Rachael: And so, like, everything had to be put on pause and we had to like figure out like, wait a second, how do we actually build a multiracial cross-class movement? I don’t know. (giggles) A lot of us had no idea!
Georgia: While Rachael was in DC working with Sunrise, Nik Evasco was also doing cross-movement work… on the other side of the country. The child of immigrants, Nik has played many organizing roles –in immigration justice, as a teacher, and in the climate justice movement. Currently, Nik’s are a sort of movement mentor with the Bay Area chapter of 350.org, an international climate organization. At 31 years old, Nik doesn’t really identify as a youth anymore. Instead, they call themself a “yelder.”
Nik: So what is a yelder? Just in short, a youth elder, or an older youth. Knowing that, you know, we’re moving into our thirties and forties, but we’re identified from older generations as young people. And we’re definitely not young people. But we’re still kind of lumped in this like generational solidarity with folks that are younger than us.
There are yelders now who, like, do have the skills and the knowledge and unfortunately have a lot of the the losses with them that can, you know, reengage with young folks who are who are maybe lost, right?
Georgia: Nik and Racheal represent a different sort of climate activist than the ones we featured last season. They are less shiny-eyed, more world weary. And honestly, who isn’t these days! We’ve lived through multiple years of a pandemic, zoom fatigue, new diseases, economic strife, and lots and lots and lots of lots of stymied legislation. (We did record this before the new climate bill was signed into law, for what it’s worth.)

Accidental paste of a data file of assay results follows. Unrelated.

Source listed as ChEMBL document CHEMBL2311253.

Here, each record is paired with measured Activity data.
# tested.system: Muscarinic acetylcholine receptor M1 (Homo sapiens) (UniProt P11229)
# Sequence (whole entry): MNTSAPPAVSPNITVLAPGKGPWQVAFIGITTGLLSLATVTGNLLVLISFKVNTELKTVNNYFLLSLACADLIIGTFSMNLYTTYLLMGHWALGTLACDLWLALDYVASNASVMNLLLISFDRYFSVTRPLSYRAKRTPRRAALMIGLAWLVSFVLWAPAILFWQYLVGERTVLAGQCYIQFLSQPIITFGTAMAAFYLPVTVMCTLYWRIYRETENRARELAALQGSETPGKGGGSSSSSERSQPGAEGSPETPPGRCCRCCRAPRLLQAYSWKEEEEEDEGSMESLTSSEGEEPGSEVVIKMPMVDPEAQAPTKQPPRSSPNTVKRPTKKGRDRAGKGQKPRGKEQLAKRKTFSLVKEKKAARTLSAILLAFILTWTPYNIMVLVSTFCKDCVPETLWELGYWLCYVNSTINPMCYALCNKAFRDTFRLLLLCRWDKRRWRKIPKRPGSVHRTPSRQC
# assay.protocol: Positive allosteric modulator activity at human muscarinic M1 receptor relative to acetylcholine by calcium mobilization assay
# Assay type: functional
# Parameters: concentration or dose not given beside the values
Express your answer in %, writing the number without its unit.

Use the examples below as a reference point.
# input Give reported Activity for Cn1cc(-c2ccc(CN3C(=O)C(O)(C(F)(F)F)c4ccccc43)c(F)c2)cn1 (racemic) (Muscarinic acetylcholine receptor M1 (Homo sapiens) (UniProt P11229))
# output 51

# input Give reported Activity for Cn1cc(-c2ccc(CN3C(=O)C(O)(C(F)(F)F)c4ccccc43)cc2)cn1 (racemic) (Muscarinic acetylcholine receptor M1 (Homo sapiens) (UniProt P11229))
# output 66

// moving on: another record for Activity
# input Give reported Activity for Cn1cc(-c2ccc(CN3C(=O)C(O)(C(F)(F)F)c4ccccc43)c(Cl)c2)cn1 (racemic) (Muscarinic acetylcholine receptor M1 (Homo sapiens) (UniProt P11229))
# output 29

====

Regardless, the energy of the youth climate movement, on a community and on a personal level, has shifted. Which makes sense! But I’ll let Nik and Rachael tell us the rest.
Nik: The election cooled activism a lot. You have folks during the entire Trump administration who are just running on anger, running on fear, running on these emotions that like really tear at you. At the same time you see activists leaving the movement, there’s nothing else to support bringing them back in.
Rachael: As somebody who dropped out of college but also was in college age, I feel like I just had more time to just kind of like figure things out and like screw around a little bit. So, and I just, like, don’t have that,, luxury right now. And also, like, I’m older and my body is just not as happy with me. This sounds so cliché. The weight of the world, though, is bringing me down and making my back hurt. I’m, like, sick every few months now. I am not as hungry to get into it right now, you know?
Nik: You know, we’ve talked a lot about the youth movement, kind of this burnout and this like malaise. But I do work with a lot of older activists who it’s not burnout anymore. It’s like a deep sorrow, right? It’s the older folks who are just like, (cough) I have failed. I have failed young people. There are folks who do this their entire lives, who die not having seen anything.